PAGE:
Current prevalence of dementia, depression and behavioural problems in the older adult care home sector: the South East London Care Home Survey

Robert Stewart, Matthew Hotopf, Michael Dewey, Clive Ballard, Jatinder Bisla, Maria Calem, Viola Fahmy, Jo Hockley, Julie Kinley, Hywel Pearce, Anoop Saraf, Aysha Begum

Research output: Contribution to journalArticlepeer-review

61 Citations (Scopus)

Abstract

Background: a large and increasing number of older people in the UK are living in care homes. Dementia is a frequent reason underlying admission and determining care needs, but prevalence data are becoming increasingly outdated and reliant on brief screening instruments.

Objective: to describe the prevalence and severity of dementia, depression, behavioural problems and relevant medication use in a representative sample of residential and nursing care home residents.

Design/setting: a survey conducted in 15 randomly selected South East London care homes. Consensus clinical dementia diagnoses were made from multi-source information, and the Clinical Dementia Rating (CDR) Scale applied. Depression was ascertained using the Cornell Depression in Dementia Scale and psychological/behavioural problems using the Neuropsychiatric Inventory (NPI).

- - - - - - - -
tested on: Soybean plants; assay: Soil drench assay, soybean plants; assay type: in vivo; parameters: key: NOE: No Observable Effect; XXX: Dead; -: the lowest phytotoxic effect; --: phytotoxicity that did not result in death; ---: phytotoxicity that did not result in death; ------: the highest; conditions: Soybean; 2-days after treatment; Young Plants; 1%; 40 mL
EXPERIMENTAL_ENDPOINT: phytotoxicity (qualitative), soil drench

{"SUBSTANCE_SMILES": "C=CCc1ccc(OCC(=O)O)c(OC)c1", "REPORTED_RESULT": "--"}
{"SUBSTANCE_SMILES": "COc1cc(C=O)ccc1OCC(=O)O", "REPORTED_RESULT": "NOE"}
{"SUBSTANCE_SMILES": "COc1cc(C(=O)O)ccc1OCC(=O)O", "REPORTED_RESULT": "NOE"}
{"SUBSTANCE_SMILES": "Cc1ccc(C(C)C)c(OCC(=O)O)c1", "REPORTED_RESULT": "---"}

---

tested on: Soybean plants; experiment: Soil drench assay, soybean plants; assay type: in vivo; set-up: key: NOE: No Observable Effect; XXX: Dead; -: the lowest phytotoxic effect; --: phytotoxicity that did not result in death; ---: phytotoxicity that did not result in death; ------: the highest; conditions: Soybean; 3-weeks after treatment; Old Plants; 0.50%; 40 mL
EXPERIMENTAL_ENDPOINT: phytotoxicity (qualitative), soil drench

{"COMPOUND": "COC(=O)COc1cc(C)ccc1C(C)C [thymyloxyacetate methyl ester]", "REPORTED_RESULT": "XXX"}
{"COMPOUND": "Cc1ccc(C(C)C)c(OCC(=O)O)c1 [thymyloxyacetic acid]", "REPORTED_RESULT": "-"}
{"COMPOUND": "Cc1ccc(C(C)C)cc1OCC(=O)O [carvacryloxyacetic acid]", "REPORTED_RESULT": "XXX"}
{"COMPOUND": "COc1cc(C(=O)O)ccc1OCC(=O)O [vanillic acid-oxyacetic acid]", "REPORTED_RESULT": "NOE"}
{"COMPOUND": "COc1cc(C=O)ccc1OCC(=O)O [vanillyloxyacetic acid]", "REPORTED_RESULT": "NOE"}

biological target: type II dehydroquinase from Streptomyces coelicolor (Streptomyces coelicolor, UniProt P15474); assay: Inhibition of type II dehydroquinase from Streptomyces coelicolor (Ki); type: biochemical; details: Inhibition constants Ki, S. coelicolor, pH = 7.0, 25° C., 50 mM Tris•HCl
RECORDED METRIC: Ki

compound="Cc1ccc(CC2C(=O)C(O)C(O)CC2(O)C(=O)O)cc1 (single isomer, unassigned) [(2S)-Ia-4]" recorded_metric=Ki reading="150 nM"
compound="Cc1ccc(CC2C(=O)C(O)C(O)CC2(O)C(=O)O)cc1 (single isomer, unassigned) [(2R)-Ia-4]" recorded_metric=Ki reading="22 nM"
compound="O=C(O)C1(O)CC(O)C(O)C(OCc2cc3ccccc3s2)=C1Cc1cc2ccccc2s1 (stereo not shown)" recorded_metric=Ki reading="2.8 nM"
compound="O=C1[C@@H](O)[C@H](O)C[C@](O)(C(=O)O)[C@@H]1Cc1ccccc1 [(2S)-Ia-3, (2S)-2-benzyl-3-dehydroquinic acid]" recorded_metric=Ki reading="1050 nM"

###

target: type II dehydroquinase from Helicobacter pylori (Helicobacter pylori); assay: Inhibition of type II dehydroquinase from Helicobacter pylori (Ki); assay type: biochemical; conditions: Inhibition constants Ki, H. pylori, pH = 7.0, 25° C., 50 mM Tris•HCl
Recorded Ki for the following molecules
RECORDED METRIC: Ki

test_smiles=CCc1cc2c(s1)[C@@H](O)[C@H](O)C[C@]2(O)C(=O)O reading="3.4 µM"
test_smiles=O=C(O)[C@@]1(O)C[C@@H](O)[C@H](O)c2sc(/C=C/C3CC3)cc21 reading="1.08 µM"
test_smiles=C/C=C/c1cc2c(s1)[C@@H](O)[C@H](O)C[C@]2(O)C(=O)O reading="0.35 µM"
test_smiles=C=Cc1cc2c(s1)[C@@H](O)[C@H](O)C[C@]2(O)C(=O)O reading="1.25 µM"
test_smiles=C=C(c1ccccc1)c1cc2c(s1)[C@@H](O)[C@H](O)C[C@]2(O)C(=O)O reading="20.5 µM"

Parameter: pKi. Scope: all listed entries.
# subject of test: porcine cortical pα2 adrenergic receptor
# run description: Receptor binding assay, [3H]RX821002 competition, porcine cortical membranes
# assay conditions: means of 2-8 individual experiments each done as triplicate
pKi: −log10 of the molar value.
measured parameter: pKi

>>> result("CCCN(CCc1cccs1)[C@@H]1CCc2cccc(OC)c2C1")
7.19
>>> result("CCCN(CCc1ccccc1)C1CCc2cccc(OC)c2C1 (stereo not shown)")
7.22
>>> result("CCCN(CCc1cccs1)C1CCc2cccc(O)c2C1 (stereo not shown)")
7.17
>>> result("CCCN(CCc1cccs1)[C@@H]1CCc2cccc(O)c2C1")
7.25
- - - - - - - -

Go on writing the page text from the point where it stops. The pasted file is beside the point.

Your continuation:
Participants: three hundred and one residents with a mean (SD) age of 83.5 (9.8) and 65.8% female were included.

Results: dementia (CDR 1–3) prevalence was 75.1% overall, 55.8% in residential homes, 91.0% in residential elderly mentally infirm care and 77.0% in nursing homes. Depression prevalences were 26.5, 22.0 and 29.6%, respectively, and mean (95% CI) NPI severity scores 3.99 (3.47–4.50), 6.34 (5.29–7.39) and 6.10 (5.50–6.70) with 87.3% of the sample exhibiting at least one NPI symptom. Antidepressants were prescribed in 25.6, 25.0 and 41.3%, respectively, and antipsychotics in 7.0, 34.1 and 19.1%.

Conclusion: dementia is substantially more common in care homes than recorded diagnoses would suggest, but studies using brief screening instruments may overestimate prevalence. High prevalences of depressive and/or behavioural symptoms and psychotropic use suggest significant unmet need.
Original languageEnglish
Pages (from-to)562-567
Number of pages6
JournalAge and Ageing
Volume43
Issue number4
DOIs
Publication statusPublished - Jul 2014

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